President Obama Appoints Ramirez as New Chair of Federal Trade Commission
March 4, 2013 | President Barack Obama has appointed Edith Ramirez to serve as the newest Chair of the nearly 100-year old Federal Trade Commission. The FTC protects consumers against harmful business practices and the market from anti-competitive business practices; the Commission shares responsibility for enforcement of antitrust laws with the Justice Department.
Ramirez, 44, was nominated by the President on Thursday, February 28. She succeeds Jon Leibowitz, who stepped down as Chairman on February 15th after serving nine years on the Commission.
Since April 2010, Ramirez served as one of five FTC Commissioners. As a seated Commissioner, she received Senate approval for a term extending through 2015; this meant no further action was needed by Congress before she steps into her role as Chair.
The Senate will, however, need to approve another appointee to fill an open vacancy on the five-seat commission. The Commissioners are now evenly split between both parties.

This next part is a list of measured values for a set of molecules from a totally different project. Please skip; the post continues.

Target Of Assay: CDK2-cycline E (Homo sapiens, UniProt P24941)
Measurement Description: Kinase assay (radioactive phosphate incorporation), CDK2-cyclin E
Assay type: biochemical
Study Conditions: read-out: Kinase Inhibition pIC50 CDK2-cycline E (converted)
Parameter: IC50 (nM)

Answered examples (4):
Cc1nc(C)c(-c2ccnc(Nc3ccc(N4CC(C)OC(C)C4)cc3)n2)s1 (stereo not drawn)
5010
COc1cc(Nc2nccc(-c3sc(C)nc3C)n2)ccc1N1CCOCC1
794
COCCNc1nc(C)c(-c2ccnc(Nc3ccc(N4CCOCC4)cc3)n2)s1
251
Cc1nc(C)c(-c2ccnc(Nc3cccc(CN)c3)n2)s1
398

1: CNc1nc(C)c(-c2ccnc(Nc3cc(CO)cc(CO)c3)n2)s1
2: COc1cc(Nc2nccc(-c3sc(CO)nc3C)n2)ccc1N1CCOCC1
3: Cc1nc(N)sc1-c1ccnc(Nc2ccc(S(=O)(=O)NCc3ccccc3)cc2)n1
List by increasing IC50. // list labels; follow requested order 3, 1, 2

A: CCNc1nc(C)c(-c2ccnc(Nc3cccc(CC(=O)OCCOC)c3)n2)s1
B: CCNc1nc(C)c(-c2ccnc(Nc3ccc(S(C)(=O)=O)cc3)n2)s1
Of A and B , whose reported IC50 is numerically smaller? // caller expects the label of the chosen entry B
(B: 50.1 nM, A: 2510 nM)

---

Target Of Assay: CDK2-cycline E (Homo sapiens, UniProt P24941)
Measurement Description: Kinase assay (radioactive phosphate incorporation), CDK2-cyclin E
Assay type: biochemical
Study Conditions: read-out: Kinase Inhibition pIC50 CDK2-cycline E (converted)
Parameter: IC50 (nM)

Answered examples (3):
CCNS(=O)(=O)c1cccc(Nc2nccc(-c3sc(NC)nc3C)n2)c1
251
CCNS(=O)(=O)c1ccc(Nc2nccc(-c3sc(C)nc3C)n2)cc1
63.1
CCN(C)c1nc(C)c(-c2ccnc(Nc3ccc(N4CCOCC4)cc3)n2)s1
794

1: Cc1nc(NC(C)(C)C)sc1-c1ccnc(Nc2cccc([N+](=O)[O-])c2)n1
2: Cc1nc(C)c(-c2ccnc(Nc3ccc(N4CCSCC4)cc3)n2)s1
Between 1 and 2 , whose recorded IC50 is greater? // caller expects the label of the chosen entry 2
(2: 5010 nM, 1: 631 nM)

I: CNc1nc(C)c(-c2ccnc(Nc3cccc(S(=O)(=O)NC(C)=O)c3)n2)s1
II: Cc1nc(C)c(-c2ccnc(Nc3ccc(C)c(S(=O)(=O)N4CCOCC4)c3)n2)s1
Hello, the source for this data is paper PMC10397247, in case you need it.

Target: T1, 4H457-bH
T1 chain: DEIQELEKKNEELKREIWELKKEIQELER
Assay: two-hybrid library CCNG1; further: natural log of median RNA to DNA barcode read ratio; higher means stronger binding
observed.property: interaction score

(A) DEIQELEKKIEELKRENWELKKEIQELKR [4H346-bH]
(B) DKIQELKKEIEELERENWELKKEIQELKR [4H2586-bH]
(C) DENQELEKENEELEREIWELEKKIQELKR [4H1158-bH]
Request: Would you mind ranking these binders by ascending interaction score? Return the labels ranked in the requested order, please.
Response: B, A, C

Ramirez is a former appellate and antitrust lawyer from California whose client portfolio included Mattel, Walt Disney Co. and Northrop Grumman. She worked alongside the President at the Harvard Law Review and later as a member of his election campaign team in California.
In the past, the new Chairwoman has spoken strongly in favor of self-regulation and voluntary codes of conduct among companies involved in international trade.
In a recent New York Times article, Ramirez described self-regulation as “an important tool for consumer protection that potentially can respond more quickly and efficiently than government regulation.” … To be effective, however, self-regulatory bodies must “impose meaningful standards subject to strict enforcement,” she said. “Our support for self-regulation is not at any price.”
TIA will reach out to set up an early meeting with the newly appointed Chairwoman. We will continue to emphasize the industry’s support for advertising self-regulation, stressing the effectiveness of the current system, and the need for detailed implementation guidance regarding the new Children’s Online Privacy Protection Act (COPPA) Rule.